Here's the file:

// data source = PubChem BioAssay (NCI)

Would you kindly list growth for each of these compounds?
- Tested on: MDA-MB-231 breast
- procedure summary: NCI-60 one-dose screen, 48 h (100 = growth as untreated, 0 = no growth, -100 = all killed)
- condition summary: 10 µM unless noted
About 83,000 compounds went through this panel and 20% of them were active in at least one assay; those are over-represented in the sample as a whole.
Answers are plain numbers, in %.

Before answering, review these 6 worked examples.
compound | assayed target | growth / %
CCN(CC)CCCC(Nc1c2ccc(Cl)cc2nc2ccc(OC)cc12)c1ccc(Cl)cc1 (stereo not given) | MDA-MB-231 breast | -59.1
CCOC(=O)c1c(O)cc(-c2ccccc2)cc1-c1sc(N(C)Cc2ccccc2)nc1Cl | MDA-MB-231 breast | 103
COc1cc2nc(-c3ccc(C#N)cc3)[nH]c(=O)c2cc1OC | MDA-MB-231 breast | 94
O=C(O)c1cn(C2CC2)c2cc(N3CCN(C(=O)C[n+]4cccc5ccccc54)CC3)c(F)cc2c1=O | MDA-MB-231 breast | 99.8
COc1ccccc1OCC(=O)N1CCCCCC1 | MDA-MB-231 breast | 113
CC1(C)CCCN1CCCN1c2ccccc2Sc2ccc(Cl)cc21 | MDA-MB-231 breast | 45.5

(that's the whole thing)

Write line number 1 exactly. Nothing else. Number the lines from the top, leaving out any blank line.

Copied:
// data source = PubChem BioAssay (NCI)